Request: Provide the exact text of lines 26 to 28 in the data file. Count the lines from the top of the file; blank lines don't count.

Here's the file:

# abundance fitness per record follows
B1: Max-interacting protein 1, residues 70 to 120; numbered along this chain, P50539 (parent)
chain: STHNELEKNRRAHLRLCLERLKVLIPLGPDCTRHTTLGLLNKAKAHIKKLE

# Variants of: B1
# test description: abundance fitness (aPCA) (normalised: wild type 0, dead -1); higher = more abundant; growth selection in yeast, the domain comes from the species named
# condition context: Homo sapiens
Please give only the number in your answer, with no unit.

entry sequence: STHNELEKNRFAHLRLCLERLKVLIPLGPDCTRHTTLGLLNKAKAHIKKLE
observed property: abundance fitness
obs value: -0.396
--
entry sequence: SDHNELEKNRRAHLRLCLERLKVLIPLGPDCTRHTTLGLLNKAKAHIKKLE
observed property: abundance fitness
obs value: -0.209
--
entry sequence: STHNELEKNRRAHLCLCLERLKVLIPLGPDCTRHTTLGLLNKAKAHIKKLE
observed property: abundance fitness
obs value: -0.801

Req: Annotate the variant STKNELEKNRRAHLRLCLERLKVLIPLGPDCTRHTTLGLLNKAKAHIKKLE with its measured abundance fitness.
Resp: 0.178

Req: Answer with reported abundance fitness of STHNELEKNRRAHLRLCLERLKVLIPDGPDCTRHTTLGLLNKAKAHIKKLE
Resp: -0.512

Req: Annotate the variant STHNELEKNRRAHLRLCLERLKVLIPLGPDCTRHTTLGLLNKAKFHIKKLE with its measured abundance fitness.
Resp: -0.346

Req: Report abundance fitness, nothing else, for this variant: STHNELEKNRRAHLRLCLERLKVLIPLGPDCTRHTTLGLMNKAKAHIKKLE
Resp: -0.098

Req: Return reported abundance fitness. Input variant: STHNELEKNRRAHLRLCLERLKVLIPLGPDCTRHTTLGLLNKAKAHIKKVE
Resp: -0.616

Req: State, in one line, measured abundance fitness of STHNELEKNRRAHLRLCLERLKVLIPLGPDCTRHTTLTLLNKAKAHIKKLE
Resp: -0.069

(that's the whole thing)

Resp: -0.098

Req: Return reported abundance fitness. Input variant: STHNELEKNRRAHLRLCLERLKVLIPLGPDCTRHTTLGLLNKAKAHIKKVE
Resp: -0.616